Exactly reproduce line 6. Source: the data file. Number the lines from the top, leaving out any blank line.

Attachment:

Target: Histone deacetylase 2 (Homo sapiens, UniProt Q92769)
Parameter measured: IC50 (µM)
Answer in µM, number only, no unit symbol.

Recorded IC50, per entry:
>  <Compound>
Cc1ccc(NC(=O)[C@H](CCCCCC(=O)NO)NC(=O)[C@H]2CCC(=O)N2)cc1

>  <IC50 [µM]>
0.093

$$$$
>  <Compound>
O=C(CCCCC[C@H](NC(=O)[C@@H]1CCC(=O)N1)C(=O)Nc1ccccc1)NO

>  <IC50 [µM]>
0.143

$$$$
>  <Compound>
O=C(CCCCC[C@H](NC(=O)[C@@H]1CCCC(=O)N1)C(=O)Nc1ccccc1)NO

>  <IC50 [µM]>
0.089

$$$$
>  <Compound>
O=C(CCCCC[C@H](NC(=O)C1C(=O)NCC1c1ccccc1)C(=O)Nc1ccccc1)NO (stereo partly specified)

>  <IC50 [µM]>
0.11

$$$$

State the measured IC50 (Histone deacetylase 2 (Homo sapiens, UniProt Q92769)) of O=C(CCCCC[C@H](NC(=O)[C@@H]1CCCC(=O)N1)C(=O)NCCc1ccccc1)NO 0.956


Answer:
Cc1ccc(NC(=O)[C@H](CCCCCC(=O)NO)NC(=O)[C@H]2CCC(=O)N2)cc1